Retaining Millennials who are voluntarily leaving their jobs requires creating environments and cultures that satisfy their psychological needs and facilitate self – integrated and intrinsic types of motivation in the workplace, by way of meeting their basic psychological needs of Autonomy, Competence, and Relatedness. Such that when managers and companies provide environments that facilitate self-determined behaviour and thereby intrinsic motivation, they are more likely to attract and retain Millennial talent.

Millennials’ psychological needs

If we look at Maslow’s hierarchy with a modern-day lens (see Figure 1) we notice that many of the Millennial generation’s basic Physiological and Safety needs are considered satisfied to a greater extent, thanks to their hard working and safety-net providing parents and family structures. With their basic physiological needs satisfied, as a generation, Millennials have shifted focus on satisfying their ‘higher-order’ psychological needs, such as belongingness, esteem of feeling accomplished, and Self – Actualization of achieving one’s full potential. This explains as to why the vernacular of Millennials is filled with higher order need’s jargon such as ‘finding meaning’, ‘having a purpose’, ‘feeling fulfilled’, ‘seeking growth and development’, ‘enjoying work’, and so on along such lines.

Figure 1: Maslow’s Hierarchy of Needs

In that light, Millennials aim to fulfil their higher-order needs; they value and seek jobs and work environments that feel authentic, and congruent with the self. They are after performing tasks that feel self-integrated, and self-determined towards achieving their full potential. In the absence of such fulfilment, they are likely to leave and seek alternative jobs and work environments.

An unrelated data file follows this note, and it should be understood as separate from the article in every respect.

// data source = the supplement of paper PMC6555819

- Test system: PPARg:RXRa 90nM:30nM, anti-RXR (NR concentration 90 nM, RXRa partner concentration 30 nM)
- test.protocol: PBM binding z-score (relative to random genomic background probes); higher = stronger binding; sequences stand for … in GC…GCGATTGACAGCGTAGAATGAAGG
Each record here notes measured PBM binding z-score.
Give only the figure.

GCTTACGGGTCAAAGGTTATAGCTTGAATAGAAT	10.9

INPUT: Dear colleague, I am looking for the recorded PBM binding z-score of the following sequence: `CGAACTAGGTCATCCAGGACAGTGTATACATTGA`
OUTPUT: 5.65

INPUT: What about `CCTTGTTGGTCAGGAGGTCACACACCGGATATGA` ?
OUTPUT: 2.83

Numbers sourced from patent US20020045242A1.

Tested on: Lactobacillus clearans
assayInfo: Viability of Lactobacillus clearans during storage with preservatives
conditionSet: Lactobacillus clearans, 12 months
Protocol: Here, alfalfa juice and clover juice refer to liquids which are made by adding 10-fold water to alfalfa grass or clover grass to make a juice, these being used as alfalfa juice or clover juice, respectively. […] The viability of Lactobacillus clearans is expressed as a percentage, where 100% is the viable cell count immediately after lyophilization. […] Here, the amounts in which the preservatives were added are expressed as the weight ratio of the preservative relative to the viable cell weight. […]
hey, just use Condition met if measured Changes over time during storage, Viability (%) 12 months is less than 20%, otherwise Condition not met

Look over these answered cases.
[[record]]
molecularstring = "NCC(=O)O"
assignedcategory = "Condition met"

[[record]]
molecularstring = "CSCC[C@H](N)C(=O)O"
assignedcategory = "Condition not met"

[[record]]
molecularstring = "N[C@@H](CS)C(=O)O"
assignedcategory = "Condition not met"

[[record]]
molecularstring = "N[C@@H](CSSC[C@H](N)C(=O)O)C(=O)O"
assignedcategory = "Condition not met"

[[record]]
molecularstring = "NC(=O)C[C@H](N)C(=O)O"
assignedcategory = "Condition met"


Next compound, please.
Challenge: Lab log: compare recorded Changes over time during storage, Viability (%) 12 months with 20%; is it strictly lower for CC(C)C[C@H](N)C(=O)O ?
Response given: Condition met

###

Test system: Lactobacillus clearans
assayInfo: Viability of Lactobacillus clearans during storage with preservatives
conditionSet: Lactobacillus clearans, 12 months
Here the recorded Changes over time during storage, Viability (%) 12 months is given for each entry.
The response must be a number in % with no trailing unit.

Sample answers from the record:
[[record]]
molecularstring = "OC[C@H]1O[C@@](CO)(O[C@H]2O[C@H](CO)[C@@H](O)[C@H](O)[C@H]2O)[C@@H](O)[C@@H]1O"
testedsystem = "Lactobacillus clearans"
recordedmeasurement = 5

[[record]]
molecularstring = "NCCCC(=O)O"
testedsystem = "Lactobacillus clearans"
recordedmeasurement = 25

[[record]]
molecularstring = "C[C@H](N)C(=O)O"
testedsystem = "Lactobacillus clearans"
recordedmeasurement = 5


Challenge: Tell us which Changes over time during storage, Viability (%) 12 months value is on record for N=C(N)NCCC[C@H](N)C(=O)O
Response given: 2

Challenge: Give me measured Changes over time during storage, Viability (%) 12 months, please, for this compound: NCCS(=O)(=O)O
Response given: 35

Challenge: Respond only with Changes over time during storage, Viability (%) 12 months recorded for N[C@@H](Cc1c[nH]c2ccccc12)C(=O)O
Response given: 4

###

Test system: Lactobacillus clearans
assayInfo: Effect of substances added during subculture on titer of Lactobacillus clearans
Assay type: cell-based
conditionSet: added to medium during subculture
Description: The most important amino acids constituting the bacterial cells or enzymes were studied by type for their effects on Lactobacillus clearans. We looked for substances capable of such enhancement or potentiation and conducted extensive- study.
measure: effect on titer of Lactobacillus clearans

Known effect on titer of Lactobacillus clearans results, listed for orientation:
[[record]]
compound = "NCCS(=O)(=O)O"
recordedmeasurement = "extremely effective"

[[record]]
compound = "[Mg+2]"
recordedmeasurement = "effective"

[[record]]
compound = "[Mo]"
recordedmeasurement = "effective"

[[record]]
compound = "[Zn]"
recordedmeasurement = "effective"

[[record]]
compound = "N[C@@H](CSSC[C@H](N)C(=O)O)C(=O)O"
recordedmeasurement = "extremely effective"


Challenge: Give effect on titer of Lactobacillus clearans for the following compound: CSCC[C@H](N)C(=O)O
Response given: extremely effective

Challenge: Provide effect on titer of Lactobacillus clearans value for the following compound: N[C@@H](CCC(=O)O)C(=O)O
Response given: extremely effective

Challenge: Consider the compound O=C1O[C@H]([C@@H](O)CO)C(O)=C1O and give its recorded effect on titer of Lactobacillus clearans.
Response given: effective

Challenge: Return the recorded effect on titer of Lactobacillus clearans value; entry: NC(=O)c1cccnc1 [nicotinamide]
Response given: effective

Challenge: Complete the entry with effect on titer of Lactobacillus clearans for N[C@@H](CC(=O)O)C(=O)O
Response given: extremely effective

Creating environments that provide the structure for Millennials to feel ‘whole’ and ‘true to self’ in the work they do, can be done through establishing workplace cultures that satisfy their higher-order needs, such as Autonomy, Competence, and Relatedness. Although higher in order, these are considered the basic psychological needs required to yield positive behavioural outcomes, intrinsically-motivated, and self – determined behaviour.

Psychological-needs and enhanced motivation

The Theory of Self-Determination (SDT) purports that at the core of each individual is an innate tendency towards self-actualization; a desire to develop and grow psychologically. This desire translates into individuals wanting to take ownership in seeking experiences which they find expands their abilities and allows them to reach their potential, and at the same time they find rewarding and resonates with their sense of identity and belonging.

There are two ways in which individuals can experience tasks and behaviours as psychologically fulfilling, these are the Internalization of the behaviour or task and Intrinsic Motivation towards it. Both include the element of finding personal value and meaning in an otherwise externally imposed task or behaviour. This sense of meaning resonates with feelings of being ‘true-to self’ and reaching one’s own potential. Table 1 below explains the mechanism by which Internalization and Intrinsic Motivation enable tasks and behaviours to be experienced as psychologically fulfilling.